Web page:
how to plan a layover

Not all Layovers are Created Equal Marathon Ever ran a marathon through JFK, Heathrow or Hong Kong's International Airport?  I have, unintentionally. It's much easier running marathons with workout gear, Gatorade stands and cheering fans versus fully clothed, parched and stressed.

A Sweaty Flight Earlier this year, I arrived at my flight to Istanbul sweaty---awesome way to start a flight---thanks to my race through Heathrow. I didn't give myself enough time. I learned my lesson after begging the Turkish Airways check-in agents to re-open the desk and respectfully dodging the 100-person-long security line-up, followed by a brisk 30 min run from security to my flight---and that's not even half the story.

Not all Layovers are Equal Travel professionals know that not all layovers are created equal. If you're a DIY traveler booking your flight path online, you may not know the ins and outs of layover planning. It's not worth risking a slightly earlier arrival at your destination to try and beat the system of deplaning, customs, baggage and security. If you're about to book an international trip online, heed the timing recommendations below.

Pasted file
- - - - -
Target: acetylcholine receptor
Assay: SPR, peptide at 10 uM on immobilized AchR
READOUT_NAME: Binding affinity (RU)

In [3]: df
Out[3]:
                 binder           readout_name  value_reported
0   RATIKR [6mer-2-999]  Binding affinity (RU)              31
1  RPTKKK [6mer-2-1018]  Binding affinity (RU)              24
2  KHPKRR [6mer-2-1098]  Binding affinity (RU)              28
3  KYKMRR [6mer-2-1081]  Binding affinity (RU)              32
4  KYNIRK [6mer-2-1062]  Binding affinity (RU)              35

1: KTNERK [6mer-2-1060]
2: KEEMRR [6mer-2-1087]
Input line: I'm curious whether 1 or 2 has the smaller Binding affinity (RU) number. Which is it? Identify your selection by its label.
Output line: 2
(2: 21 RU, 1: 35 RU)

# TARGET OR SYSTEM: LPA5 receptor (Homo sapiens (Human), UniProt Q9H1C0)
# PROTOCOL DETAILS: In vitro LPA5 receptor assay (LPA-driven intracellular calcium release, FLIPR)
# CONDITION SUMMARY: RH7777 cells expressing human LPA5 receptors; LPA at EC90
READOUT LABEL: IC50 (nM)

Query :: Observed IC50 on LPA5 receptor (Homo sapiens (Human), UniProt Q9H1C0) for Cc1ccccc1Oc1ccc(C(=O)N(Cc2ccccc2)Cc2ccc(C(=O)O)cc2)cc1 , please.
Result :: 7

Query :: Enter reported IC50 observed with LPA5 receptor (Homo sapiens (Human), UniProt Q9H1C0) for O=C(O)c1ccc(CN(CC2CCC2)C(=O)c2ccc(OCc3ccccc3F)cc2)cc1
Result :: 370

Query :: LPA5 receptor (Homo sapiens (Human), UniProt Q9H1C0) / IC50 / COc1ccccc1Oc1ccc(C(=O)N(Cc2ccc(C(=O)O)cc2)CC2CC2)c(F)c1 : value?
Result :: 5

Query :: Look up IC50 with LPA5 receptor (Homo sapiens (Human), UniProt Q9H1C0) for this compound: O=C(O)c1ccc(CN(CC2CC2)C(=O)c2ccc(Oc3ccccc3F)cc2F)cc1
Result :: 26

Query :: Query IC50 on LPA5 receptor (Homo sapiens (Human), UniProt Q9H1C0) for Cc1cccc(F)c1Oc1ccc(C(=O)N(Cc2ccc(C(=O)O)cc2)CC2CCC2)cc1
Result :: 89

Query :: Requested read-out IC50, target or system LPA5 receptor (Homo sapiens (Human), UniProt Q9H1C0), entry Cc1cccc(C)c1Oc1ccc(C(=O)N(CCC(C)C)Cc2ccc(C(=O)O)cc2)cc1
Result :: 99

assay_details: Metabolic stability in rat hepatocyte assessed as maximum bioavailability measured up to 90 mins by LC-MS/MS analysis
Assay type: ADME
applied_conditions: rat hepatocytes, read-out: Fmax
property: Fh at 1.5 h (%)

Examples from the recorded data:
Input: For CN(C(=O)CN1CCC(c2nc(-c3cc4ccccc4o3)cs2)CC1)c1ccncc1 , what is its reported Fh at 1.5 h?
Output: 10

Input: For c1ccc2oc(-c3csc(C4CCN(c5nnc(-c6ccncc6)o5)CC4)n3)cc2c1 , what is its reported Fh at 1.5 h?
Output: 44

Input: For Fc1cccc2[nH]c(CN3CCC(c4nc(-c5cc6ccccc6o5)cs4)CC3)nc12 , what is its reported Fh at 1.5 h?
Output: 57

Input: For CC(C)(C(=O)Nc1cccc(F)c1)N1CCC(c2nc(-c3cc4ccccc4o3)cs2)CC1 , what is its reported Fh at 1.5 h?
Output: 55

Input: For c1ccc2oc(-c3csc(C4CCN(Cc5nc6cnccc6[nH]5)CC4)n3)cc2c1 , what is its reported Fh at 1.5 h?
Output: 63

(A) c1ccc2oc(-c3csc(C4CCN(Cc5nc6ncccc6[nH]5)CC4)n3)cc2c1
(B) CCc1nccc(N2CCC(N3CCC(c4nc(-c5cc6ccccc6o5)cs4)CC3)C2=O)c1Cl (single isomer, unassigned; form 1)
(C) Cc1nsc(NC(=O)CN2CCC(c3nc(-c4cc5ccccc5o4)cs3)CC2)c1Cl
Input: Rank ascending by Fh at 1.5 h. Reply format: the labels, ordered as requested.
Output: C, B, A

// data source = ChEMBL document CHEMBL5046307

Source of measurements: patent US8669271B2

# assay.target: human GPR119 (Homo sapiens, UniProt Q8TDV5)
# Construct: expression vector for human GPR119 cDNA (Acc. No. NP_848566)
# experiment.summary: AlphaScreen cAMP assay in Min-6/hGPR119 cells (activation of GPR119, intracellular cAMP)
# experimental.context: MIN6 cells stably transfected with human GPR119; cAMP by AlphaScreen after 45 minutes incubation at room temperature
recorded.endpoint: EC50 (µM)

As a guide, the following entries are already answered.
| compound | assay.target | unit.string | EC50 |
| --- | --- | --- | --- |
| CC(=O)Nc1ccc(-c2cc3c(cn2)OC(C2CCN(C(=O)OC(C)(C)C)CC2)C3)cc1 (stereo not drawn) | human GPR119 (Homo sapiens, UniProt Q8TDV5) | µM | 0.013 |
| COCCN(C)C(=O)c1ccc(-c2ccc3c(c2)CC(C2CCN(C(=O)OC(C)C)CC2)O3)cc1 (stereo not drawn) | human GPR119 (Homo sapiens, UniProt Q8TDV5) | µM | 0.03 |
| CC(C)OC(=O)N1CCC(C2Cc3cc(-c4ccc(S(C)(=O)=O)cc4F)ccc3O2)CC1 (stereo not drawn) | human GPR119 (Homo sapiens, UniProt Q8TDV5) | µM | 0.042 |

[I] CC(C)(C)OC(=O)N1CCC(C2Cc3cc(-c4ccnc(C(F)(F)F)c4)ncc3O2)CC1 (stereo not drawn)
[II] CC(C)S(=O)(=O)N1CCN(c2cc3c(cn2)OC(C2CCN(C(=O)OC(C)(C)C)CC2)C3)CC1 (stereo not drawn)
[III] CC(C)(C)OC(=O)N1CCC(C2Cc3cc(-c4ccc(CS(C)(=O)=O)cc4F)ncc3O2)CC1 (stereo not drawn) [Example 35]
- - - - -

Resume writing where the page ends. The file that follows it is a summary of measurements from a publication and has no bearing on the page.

Layover Timing Recommendations Small Regional Airports - allow 1.5 hours Domestic Airports - allow 2 hours International Airports - allow 2.5 hours Multi-Terminal International Airports - allow 3 hours


  • Bigger, multi-terminal airports provide more opportunities for delays
  • What are the security regulations for each leg of your flight? For example, Israel's immigration is known for very thorough questioning, so being at the airport at least 3 hours in advance is essential.
  • Are you transferring to the same or a different carrier?
  • Where are you going?

[photo by chadmagiera]